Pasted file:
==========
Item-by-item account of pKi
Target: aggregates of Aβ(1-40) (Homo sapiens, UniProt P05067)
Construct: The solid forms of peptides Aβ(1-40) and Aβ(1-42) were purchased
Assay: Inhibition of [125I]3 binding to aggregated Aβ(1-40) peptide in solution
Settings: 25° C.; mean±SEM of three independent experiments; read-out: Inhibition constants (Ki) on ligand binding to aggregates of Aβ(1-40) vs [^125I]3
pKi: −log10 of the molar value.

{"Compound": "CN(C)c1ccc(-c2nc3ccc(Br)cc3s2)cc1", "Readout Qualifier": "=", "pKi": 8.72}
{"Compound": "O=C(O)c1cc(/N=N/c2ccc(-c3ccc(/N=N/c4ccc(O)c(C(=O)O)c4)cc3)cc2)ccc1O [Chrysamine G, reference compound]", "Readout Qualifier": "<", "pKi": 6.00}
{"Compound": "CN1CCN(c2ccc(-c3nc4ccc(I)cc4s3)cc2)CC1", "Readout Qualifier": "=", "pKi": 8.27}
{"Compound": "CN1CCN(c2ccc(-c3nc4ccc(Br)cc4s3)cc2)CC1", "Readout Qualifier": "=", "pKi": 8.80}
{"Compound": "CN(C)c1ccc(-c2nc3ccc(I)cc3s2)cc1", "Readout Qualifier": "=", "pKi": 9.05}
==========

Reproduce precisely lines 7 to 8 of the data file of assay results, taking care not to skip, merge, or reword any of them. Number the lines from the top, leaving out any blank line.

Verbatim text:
{"Compound": "CN(C)c1ccc(-c2nc3ccc(Br)cc3s2)cc1", "Readout Qualifier": "=", "pKi": 8.72}
{"Compound": "O=C(O)c1cc(/N=N/c2ccc(-c3ccc(/N=N/c4ccc(O)c(C(=O)O)c4)cc3)cc2)ccc1O [Chrysamine G, reference compound]", "Readout Qualifier": "<", "pKi": 6.00}